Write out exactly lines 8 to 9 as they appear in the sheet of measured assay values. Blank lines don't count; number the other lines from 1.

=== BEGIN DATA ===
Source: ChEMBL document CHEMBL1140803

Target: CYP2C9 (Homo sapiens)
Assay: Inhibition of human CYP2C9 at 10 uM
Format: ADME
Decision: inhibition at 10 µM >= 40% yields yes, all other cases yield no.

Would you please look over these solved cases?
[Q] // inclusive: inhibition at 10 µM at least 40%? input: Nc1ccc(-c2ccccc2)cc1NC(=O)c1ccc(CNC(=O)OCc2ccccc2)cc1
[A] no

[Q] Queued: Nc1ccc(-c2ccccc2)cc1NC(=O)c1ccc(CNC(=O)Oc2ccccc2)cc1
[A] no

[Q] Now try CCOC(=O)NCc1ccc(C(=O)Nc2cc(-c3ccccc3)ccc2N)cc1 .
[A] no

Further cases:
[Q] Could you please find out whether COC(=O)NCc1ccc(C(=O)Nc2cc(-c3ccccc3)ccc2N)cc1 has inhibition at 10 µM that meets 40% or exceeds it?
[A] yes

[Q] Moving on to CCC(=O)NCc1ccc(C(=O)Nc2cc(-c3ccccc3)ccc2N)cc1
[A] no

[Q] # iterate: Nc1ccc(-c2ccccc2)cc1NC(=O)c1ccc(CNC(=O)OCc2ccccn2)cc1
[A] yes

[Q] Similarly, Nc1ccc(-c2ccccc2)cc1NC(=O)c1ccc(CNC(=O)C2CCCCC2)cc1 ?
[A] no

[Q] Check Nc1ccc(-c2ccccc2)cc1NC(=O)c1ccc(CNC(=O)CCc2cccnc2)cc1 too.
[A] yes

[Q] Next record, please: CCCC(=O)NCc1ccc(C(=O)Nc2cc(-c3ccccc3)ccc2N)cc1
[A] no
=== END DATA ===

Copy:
[A] no

[Q] Queued: Nc1ccc(-c2ccccc2)cc1NC(=O)c1ccc(CNC(=O)Oc2ccccc2)cc1